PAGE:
As someone who makes up recipes and writes about cooking for a living, it's been interesting to watch the rise of meal kit delivery services. Not quite takeout, not quite cooking from scratch, meal kits deliver pre-measured ingredients and recipes to your door to help you cook with ease.
I've watched their rise with some bemusement — but I've also been struck by their convenience and a few occasions, besides the everyday meal, where they can be one of the best ways to cook at home.
The Arguments Against Meal Kits
The arguments against meal kits like the ones sold by Blue Apron, HelloFresh, Plated — and soon, the restaurant chef-designed Forage — usually revolve around price and waste. You spend a lot for tiny bits of pre-measured ingredients, which come in their own little packages. It can feel wasteful to receive so many little bags and boxes for just one or two meals; it's also usually more expensive to "shop" for meals this way rather than buying full-sized ingredients.
However, the argument about waste can go both ways; if you know that you probably won't use a lot of smoked chili powder in your daily cooking, isn't it less wasteful to buy a small amount? In this case you're essentially paying a premium for a smaller amount of ingredients, and for less chance of waste, which might be the way of the future in today's world of too-cheap food.
The Positives of Meal Kits
While there's no denying that these meals are usually still more expensive than planning and shopping for meals yourself, if you think of meal kits as an alternative to eating out and takeout, both the economics and and the convenience look quite good — and they're helping people eat food prepared in their own kitchens rather than restaurant food, which, in my book, is a great thing!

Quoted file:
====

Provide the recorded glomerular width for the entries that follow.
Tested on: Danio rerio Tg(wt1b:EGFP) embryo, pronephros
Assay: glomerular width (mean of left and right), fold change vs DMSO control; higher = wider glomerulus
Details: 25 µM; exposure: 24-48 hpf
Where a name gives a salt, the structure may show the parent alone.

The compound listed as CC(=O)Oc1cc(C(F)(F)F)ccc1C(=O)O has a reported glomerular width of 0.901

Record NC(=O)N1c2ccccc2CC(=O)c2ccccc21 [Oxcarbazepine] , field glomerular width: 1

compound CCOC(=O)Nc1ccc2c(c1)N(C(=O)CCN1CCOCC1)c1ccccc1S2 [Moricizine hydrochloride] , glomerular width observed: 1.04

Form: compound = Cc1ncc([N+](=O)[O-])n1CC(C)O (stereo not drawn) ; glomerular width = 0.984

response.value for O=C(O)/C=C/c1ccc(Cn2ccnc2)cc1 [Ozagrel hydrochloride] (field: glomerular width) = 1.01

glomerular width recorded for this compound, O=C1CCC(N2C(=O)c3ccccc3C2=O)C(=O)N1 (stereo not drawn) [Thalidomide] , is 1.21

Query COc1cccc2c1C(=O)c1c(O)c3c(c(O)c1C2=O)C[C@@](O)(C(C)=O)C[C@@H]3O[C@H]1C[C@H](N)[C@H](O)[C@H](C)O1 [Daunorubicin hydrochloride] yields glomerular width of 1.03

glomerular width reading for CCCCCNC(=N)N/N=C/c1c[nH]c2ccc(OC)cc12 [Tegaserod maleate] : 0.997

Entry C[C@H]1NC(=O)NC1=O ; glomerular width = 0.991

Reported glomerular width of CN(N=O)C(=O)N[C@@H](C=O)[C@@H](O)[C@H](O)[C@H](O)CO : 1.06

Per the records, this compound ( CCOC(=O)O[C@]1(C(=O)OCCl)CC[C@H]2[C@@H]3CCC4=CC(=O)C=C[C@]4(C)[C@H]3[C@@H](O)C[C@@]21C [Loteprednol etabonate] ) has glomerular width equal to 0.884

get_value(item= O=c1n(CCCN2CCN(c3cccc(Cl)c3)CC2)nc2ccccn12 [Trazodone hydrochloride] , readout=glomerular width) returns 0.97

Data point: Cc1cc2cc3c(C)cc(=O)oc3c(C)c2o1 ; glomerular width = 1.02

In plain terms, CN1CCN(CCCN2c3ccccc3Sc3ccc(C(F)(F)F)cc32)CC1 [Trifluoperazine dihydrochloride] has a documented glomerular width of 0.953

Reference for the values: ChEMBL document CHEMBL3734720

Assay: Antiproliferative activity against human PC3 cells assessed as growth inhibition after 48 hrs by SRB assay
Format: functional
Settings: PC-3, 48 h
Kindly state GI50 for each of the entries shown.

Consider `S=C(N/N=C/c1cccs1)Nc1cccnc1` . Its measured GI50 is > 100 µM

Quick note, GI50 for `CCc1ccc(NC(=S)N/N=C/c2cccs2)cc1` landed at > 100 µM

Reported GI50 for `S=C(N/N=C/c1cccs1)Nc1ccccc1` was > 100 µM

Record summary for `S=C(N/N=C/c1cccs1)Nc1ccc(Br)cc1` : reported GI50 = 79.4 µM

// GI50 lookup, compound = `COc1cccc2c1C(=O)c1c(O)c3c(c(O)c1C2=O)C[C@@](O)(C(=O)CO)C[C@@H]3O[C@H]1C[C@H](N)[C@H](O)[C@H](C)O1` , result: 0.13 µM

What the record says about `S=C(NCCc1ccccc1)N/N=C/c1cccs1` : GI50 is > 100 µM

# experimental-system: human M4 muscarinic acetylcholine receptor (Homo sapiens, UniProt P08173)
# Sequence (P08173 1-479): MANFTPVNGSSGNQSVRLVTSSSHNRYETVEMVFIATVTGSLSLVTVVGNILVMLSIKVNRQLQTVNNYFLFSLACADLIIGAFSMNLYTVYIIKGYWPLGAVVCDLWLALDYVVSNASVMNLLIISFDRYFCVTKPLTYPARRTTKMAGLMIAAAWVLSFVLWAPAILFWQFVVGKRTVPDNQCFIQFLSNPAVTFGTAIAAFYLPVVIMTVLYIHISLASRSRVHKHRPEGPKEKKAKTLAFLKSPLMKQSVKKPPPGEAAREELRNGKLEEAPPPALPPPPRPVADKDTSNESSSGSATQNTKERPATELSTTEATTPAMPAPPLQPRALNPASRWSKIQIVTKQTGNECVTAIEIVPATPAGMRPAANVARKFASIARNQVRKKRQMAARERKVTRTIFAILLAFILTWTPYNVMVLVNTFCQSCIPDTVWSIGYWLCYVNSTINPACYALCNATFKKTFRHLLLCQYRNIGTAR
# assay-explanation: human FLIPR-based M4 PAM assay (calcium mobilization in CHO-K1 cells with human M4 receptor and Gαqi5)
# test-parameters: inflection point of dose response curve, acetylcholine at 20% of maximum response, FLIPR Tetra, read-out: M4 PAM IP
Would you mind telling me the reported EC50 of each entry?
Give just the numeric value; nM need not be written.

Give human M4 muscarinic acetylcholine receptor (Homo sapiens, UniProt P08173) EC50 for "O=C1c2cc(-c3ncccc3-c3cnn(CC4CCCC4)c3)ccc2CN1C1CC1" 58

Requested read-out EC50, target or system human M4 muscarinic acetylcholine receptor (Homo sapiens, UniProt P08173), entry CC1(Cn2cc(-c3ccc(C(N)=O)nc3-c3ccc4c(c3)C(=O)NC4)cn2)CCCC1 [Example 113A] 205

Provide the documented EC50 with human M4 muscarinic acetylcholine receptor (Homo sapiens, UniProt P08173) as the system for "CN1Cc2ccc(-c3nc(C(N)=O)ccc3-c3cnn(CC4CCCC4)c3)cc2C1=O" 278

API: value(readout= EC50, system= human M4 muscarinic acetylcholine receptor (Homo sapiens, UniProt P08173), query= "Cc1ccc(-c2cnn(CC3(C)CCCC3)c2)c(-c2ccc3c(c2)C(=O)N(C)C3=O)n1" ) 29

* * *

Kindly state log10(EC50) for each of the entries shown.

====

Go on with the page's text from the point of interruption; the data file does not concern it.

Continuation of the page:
There's a major positive here in helping people cook at home with convenience, and two thumbs up for that.
You can see more opinions for and against meal kits in the comments on Stephanie's review of Blue Apron.
3 Occasions When a Meal Kit Can Come In Handy
Besides the simple convenience of having the ingredients for a weeknight meal delivered to your home, there are a few other occasions when meal kits make a lot of sense. You may not have thought about these, but meal kits can come in very handy in these situations.
- Weekend Getaway - Going away for the weekend to a cabin or beach town? Want to skip overpriced tourist restaurants? If you don't have room or time to pack, plan, and shop for a few meals, having a meal kit delivered to your vacation rental can be a time-saver and even a money-saver — compared to eating out. And it's much more convenient than bringing food, especially if you're traveling by train, bus, or plane.
- Gift of a Flexible Meal - In the comments on Stephanie's Blue Apron review, reader MickeyRoss pointed out that a meal kit could be a nice gift for someone who can't easily leave their home — but who still wants to feel active in the kitchen. This could be a new mom who's past the the first few weeks of rest and wants to reconnect with the kitchen without too much hassle, or a person recovering from surgery or illness who also wants to cook.
- Lesson of a New Dish - Another nice aspect of meal kits is that they can be a low-risk way to learn a new dish — whether that's one you are interested in learning yourself, or one you know a friend wants to learn. They can also be terrific starting points for new cooks, especially students with limited space and time, to learn how recipes work and flow.
In addition to all of those occasions, are meal kits stepping stones to more wide-ranging cooking expertise and enjoyment? Probably! And even when they're a simple convenience, they're helping people sit down and enjoy a meal together after spending time in their kitchen, and that's a very good thing, in my book.
Do you use meal kits? Have they helped you learn about or enjoy cooking more? Or are they less practical for you and your budget? We'd love to hear your experience.